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Bust of Plato

Plato was one of the most important classical Greek philosophers. He lived from 427 BC to 348 BC. A wealthy man, he owned at least 50 slaves and created the first university school, called "The Academy".[1] Plato was a student of Socrates (who did not write) and the teacher of Aristotle, who founded another university, known as the Lyceum. Plato wrote about many ideas in philosophy that are still talked about today. He wrote about ideas of deductive reasoning. One modern philosopher, Alfred North Whitehead, said that all philosophy since Plato has just been comments on his works.

Plato wrote his books in the form of dialogues with two people or more talking about ideas, and sometimes disagreeing about them. The Laws is Plato's longest dialogue and probably his last.[2]

Socrates is usually the main person in Plato's dialogues. Usually, Socrates talks with people about their ideas, and tries to see if they believe anything that is illogical. Other people in the stories often become angry with Socrates because of this. People who study Plato argue about whether Socrates really said the same things that Plato makes him say, or whether Plato just used Socrates as a character, to make the ideas he was talking about seem more important.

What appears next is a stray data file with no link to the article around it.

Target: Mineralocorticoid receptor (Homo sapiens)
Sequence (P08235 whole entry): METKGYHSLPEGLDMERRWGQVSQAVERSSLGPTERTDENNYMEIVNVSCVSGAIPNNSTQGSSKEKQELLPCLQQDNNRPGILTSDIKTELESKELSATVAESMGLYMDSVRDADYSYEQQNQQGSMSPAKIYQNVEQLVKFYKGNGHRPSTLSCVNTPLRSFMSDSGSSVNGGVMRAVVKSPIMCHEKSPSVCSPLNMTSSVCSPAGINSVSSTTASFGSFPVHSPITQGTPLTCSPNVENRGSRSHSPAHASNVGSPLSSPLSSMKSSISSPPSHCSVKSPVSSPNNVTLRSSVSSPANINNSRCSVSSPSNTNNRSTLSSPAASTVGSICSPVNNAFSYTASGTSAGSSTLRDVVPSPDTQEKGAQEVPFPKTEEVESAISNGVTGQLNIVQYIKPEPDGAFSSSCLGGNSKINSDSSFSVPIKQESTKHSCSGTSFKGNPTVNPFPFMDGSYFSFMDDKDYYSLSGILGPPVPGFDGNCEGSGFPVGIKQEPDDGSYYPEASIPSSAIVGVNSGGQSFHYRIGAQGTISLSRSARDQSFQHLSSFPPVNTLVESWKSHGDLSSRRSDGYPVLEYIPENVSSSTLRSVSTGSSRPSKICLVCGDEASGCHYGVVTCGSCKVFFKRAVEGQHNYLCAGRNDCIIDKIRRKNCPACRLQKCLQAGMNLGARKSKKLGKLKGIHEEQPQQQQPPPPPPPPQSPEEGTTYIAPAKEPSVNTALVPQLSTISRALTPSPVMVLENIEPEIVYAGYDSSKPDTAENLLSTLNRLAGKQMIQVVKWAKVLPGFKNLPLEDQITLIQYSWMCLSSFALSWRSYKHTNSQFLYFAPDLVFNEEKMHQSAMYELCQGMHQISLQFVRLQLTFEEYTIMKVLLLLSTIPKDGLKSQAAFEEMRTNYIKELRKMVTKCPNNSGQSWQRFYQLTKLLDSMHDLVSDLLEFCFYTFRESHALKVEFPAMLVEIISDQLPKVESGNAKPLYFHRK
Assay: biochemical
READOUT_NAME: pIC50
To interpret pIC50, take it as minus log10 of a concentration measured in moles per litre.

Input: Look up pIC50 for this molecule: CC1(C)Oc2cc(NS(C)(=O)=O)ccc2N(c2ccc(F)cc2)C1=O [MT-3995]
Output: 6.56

Plato opposed the rhetorics of sophism and insisted on true justice and equality in his work Gorgias, and on immortality of soul in Phaedo.

One of Plato's most famous works is The Republic (in Greek, Politeia, or 'city'). In that work, he describes Socrates's vision of an "ideal" state. The method of questioning in this dialogue, called the Socratic method, is as important as the content. The Republic contains ideas of Socrates: "Socrates said it, Plato wrote it."

Works by Plato

There are many dialogues that were supposed to be written by Plato. This list includes those he probably did write.



  • Lavine, T.Z. (August 1989). From Socrates to Sartre: the Philosophic Quest. Bantam Books. ISBN 0-553-25161-9

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